Obtuse federal management

At a time when we obviously need more, not less, large-bodied herbivores on the landscape, especially symbiotic grazers like wild horses in sensitive wildfire-prone wilderness areas, the BLM and the USFS are rounding-up these critical keystone species. And, adding insult to injury, the BLM is charging American taxpayers over $100 million annually to hold these wild horses’ captive, where they cannot perform their much-needed evolutionary grazing roles.

The current obtuse management of native species American wild horses must be ended immediately, and a more enlightened management plan instituted.

There is a Plan that has been tested by a major wildfire and that is supported by the best peer-reviewed published science, and is now available for implementation. Details of the Natural Wildfire Abatement And Forest Protection Plan are published online at www.WHFB.us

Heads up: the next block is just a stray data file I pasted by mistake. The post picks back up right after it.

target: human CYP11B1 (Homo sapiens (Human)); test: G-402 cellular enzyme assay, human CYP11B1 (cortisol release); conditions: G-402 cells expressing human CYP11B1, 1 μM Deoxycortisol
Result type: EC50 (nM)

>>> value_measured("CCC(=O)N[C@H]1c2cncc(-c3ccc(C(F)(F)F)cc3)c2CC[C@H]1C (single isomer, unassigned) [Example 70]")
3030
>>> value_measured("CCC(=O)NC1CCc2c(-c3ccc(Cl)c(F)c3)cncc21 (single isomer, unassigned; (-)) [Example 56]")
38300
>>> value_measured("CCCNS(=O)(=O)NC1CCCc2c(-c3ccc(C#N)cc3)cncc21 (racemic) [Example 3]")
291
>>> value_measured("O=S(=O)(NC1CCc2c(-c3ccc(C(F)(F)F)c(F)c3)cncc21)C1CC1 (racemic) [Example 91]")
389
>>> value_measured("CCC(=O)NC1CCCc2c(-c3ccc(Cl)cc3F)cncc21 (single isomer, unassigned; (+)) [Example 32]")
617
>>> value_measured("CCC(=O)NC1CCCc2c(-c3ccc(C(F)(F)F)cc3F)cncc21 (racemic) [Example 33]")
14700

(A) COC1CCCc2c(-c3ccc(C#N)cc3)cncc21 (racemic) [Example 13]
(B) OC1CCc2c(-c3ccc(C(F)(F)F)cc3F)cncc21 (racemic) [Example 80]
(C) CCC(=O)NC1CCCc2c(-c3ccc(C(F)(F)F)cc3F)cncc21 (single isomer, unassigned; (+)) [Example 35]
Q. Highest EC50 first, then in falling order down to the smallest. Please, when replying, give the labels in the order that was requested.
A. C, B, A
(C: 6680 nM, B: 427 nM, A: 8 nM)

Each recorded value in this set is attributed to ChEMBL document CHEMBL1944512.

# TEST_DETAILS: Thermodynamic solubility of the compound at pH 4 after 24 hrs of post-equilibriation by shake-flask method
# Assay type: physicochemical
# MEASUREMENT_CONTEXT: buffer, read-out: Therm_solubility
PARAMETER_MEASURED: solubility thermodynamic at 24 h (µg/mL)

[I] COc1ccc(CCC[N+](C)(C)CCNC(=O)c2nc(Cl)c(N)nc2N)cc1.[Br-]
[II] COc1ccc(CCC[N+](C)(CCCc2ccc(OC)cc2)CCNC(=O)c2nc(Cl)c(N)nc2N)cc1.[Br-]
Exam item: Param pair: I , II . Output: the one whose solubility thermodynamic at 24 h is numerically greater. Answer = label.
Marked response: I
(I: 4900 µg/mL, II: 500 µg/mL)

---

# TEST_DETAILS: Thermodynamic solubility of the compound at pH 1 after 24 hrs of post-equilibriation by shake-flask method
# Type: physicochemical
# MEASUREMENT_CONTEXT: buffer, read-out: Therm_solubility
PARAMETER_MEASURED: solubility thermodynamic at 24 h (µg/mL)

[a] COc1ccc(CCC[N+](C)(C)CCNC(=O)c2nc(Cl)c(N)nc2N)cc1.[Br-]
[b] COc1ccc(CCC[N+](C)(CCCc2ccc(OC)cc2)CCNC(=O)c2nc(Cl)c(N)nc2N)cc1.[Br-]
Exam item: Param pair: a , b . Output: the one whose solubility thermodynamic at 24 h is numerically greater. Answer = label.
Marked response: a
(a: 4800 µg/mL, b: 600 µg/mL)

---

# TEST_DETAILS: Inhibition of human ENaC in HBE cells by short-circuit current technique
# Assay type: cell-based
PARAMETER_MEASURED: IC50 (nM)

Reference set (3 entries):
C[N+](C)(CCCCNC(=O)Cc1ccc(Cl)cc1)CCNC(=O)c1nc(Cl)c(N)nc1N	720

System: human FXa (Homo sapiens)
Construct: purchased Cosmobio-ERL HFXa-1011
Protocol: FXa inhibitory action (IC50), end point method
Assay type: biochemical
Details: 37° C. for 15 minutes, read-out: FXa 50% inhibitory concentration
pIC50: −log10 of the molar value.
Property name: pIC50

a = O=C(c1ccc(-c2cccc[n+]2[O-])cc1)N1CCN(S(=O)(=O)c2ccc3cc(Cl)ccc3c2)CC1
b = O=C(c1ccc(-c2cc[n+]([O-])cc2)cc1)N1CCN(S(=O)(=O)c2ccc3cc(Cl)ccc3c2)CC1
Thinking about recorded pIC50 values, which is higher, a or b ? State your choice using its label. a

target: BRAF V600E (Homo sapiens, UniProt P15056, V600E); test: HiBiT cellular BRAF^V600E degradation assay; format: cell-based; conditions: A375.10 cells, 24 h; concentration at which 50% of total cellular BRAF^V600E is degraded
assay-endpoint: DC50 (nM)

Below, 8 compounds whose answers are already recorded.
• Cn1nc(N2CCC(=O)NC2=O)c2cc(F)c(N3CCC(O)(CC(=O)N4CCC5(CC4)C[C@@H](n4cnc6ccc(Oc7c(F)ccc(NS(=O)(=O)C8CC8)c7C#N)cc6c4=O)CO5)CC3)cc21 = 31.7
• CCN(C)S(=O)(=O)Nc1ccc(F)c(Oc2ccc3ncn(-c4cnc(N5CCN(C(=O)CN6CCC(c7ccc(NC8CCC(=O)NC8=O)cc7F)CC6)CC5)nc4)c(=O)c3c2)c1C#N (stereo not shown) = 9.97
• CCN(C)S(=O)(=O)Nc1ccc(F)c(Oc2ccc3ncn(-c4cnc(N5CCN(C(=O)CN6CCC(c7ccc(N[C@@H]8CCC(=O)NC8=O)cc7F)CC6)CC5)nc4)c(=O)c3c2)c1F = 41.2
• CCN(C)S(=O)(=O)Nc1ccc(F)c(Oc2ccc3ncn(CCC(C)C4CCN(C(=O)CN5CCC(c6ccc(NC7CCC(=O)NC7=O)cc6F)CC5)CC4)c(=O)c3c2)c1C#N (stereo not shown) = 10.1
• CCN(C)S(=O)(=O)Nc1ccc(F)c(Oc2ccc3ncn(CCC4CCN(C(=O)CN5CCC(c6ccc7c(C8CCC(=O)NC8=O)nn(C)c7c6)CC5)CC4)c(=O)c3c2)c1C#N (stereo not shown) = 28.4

3 replies »

  1. Food for thought:

    While this idea has merit and should be tested for efficacy, one point should be kept in mind. There are far too few wild horses left to even begin to compensate for the numbers of cattle and sheep being raised for slaughter nationwide, and even the fraction of these grazing public lands far out number the wild horses.

    It’s also documented elsewhere that cow patties themselves constitute a fire hazard, as they are combustible and of course, scattered all over the grazing permit areas on our public lands in ten western states.

    Per the USDA:

    In Jan. 2021, around 27,500,000 commercial cattle were slaughtered (not counting other cattle), and just over 160,000 sheep, in the USA. That amounts to somewhere around 100,000 animals PER DAY. Even the highest estimates of our remaining wild horses and burros just meet the DAILY slaughter tally.

    Consider that all our remaining wild horss and burros could be gone forever in a single day at current livestock slaughter rates.

    I fully agree this is “obtuse management” which needs immediate attention, and a moratorium on any actions mitigating the survival of any of our wild horses and burros — including contraception and “pay to play” adoptions.